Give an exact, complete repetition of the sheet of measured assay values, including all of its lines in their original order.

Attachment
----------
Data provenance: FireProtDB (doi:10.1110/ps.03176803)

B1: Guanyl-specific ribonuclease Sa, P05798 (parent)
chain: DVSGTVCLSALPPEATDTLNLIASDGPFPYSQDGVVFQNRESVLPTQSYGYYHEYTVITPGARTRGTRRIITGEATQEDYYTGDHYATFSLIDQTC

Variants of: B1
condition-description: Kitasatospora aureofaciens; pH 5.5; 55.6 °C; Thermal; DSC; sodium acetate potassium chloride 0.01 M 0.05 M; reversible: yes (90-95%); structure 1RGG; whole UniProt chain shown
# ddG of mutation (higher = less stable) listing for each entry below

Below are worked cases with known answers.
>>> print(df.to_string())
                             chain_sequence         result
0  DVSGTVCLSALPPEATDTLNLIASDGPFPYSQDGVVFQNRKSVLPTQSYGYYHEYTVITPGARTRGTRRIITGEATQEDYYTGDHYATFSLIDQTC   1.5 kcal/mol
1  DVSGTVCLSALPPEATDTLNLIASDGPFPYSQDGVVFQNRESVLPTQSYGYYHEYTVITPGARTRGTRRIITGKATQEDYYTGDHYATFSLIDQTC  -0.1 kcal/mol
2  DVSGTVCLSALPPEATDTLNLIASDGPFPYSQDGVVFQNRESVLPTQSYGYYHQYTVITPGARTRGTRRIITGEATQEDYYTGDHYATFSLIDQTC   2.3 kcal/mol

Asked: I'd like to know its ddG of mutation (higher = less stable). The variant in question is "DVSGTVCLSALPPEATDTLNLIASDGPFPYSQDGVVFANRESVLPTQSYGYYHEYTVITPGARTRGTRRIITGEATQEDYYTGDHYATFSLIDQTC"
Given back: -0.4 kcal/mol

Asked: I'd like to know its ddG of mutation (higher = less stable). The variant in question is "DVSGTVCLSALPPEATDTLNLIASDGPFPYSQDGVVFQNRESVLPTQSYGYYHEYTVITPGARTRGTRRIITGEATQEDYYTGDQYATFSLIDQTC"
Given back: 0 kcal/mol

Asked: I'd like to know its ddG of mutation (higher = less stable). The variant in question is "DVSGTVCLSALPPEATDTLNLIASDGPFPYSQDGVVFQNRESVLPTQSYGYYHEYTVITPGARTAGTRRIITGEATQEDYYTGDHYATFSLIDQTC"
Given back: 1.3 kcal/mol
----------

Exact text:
Data provenance: FireProtDB (doi:10.1110/ps.03176803)

B1: Guanyl-specific ribonuclease Sa, P05798 (parent)
chain: DVSGTVCLSALPPEATDTLNLIASDGPFPYSQDGVVFQNRESVLPTQSYGYYHEYTVITPGARTRGTRRIITGEATQEDYYTGDHYATFSLIDQTC

Variants of: B1
condition-description: Kitasatospora aureofaciens; pH 5.5; 55.6 °C; Thermal; DSC; sodium acetate potassium chloride 0.01 M 0.05 M; reversible: yes (90-95%); structure 1RGG; whole UniProt chain shown
# ddG of mutation (higher = less stable) listing for each entry below

Below are worked cases with known answers.
>>> print(df.to_string())
                             chain_sequence         result
0  DVSGTVCLSALPPEATDTLNLIASDGPFPYSQDGVVFQNRKSVLPTQSYGYYHEYTVITPGARTRGTRRIITGEATQEDYYTGDHYATFSLIDQTC   1.5 kcal/mol
1  DVSGTVCLSALPPEATDTLNLIASDGPFPYSQDGVVFQNRESVLPTQSYGYYHEYTVITPGARTRGTRRIITGKATQEDYYTGDHYATFSLIDQTC  -0.1 kcal/mol
2  DVSGTVCLSALPPEATDTLNLIASDGPFPYSQDGVVFQNRESVLPTQSYGYYHQYTVITPGARTRGTRRIITGEATQEDYYTGDHYATFSLIDQTC   2.3 kcal/mol

Asked: I'd like to know its ddG of mutation (higher = less stable). The variant in question is "DVSGTVCLSALPPEATDTLNLIASDGPFPYSQDGVVFANRESVLPTQSYGYYHEYTVITPGARTRGTRRIITGEATQEDYYTGDHYATFSLIDQTC"
Given back: -0.4 kcal/mol

Asked: I'd like to know its ddG of mutation (higher = less stable). The variant in question is "DVSGTVCLSALPPEATDTLNLIASDGPFPYSQDGVVFQNRESVLPTQSYGYYHEYTVITPGARTRGTRRIITGEATQEDYYTGDQYATFSLIDQTC"
Given back: 0 kcal/mol

Asked: I'd like to know its ddG of mutation (higher = less stable). The variant in question is "DVSGTVCLSALPPEATDTLNLIASDGPFPYSQDGVVFQNRESVLPTQSYGYYHEYTVITPGARTAGTRRIITGEATQEDYYTGDHYATFSLIDQTC"
Given back: 1.3 kcal/mol